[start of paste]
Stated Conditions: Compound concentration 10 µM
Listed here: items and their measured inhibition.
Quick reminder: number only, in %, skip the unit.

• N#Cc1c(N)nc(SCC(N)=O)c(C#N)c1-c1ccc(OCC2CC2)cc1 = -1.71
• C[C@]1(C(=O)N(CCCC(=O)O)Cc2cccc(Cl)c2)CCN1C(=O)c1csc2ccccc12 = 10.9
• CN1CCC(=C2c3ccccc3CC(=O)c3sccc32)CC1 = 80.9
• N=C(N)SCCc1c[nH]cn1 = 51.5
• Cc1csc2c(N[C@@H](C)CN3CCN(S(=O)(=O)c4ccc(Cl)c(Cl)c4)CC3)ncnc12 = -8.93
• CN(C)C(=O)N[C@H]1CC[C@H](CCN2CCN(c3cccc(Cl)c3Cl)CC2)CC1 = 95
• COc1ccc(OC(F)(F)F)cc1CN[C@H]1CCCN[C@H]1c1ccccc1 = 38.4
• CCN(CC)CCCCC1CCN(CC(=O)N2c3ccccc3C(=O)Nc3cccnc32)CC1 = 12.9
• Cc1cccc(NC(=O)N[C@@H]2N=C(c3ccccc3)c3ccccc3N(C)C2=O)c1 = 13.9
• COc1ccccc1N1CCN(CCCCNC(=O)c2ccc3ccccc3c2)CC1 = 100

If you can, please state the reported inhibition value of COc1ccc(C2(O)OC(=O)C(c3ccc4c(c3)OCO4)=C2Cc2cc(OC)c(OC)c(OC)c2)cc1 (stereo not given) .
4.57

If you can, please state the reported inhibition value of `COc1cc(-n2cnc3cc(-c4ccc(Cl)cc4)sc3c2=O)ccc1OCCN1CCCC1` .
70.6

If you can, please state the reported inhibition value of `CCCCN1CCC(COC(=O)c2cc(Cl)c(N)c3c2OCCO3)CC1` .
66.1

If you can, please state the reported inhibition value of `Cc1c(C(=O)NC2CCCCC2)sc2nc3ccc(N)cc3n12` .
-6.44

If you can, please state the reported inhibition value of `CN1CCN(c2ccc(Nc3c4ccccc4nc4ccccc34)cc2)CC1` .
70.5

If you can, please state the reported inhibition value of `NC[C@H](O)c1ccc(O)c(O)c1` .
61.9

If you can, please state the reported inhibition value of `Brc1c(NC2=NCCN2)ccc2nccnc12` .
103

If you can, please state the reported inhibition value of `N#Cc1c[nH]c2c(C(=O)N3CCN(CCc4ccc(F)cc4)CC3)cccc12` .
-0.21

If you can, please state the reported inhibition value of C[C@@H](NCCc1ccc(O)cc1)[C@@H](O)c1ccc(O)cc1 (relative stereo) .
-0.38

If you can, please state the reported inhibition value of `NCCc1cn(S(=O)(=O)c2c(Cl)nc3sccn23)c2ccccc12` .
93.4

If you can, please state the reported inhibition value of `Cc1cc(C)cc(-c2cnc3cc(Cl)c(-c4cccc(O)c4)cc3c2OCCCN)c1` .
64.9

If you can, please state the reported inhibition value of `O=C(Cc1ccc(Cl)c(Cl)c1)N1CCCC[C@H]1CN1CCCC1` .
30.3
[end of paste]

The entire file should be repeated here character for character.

Stated Conditions: Compound concentration 10 µM
Listed here: items and their measured inhibition.
Quick reminder: number only, in %, skip the unit.

• N#Cc1c(N)nc(SCC(N)=O)c(C#N)c1-c1ccc(OCC2CC2)cc1 = -1.71
• C[C@]1(C(=O)N(CCCC(=O)O)Cc2cccc(Cl)c2)CCN1C(=O)c1csc2ccccc12 = 10.9
• CN1CCC(=C2c3ccccc3CC(=O)c3sccc32)CC1 = 80.9
• N=C(N)SCCc1c[nH]cn1 = 51.5
• Cc1csc2c(N[C@@H](C)CN3CCN(S(=O)(=O)c4ccc(Cl)c(Cl)c4)CC3)ncnc12 = -8.93
• CN(C)C(=O)N[C@H]1CC[C@H](CCN2CCN(c3cccc(Cl)c3Cl)CC2)CC1 = 95
• COc1ccc(OC(F)(F)F)cc1CN[C@H]1CCCN[C@H]1c1ccccc1 = 38.4
• CCN(CC)CCCCC1CCN(CC(=O)N2c3ccccc3C(=O)Nc3cccnc32)CC1 = 12.9
• Cc1cccc(NC(=O)N[C@@H]2N=C(c3ccccc3)c3ccccc3N(C)C2=O)c1 = 13.9
• COc1ccccc1N1CCN(CCCCNC(=O)c2ccc3ccccc3c2)CC1 = 100

If you can, please state the reported inhibition value of COc1ccc(C2(O)OC(=O)C(c3ccc4c(c3)OCO4)=C2Cc2cc(OC)c(OC)c(OC)c2)cc1 (stereo not given) .
4.57

If you can, please state the reported inhibition value of `COc1cc(-n2cnc3cc(-c4ccc(Cl)cc4)sc3c2=O)ccc1OCCN1CCCC1` .
70.6

If you can, please state the reported inhibition value of `CCCCN1CCC(COC(=O)c2cc(Cl)c(N)c3c2OCCO3)CC1` .
66.1

If you can, please state the reported inhibition value of `Cc1c(C(=O)NC2CCCCC2)sc2nc3ccc(N)cc3n12` .
-6.44

If you can, please state the reported inhibition value of `CN1CCN(c2ccc(Nc3c4ccccc4nc4ccccc34)cc2)CC1` .
70.5

If you can, please state the reported inhibition value of `NC[C@H](O)c1ccc(O)c(O)c1` .
61.9

If you can, please state the reported inhibition value of `Brc1c(NC2=NCCN2)ccc2nccnc12` .
103

If you can, please state the reported inhibition value of `N#Cc1c[nH]c2c(C(=O)N3CCN(CCc4ccc(F)cc4)CC3)cccc12` .
-0.21

If you can, please state the reported inhibition value of C[C@@H](NCCc1ccc(O)cc1)[C@@H](O)c1ccc(O)cc1 (relative stereo) .
-0.38

If you can, please state the reported inhibition value of `NCCc1cn(S(=O)(=O)c2c(Cl)nc3sccn23)c2ccccc12` .
93.4

If you can, please state the reported inhibition value of `Cc1cc(C)cc(-c2cnc3cc(Cl)c(-c4cccc(O)c4)cc3c2OCCCN)c1` .
64.9

If you can, please state the reported inhibition value of `O=C(Cc1ccc(Cl)c(Cl)c1)N1CCCC[C@H]1CN1CCCC1` .
30.3